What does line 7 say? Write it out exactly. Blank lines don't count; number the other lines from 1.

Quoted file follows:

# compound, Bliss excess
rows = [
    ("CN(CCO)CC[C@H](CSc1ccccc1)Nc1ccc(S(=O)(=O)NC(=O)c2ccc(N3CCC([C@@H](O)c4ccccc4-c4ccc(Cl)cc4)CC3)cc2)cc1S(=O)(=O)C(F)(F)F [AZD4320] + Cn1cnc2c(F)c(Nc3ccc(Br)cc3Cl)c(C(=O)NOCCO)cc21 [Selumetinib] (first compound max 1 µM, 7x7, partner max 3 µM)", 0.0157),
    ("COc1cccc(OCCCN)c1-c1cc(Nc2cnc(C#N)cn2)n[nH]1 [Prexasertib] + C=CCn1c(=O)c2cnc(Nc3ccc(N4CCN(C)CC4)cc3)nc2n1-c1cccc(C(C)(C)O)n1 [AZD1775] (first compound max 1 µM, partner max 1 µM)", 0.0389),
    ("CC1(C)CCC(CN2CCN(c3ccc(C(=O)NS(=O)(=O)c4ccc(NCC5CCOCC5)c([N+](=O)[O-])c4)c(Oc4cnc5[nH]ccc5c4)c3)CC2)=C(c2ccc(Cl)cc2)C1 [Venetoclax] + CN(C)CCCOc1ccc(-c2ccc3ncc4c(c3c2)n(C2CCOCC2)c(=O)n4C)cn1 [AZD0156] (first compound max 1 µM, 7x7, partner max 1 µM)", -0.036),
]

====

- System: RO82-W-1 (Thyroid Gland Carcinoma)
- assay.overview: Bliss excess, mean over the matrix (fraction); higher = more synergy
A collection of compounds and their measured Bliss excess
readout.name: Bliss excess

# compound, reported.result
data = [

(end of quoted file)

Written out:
====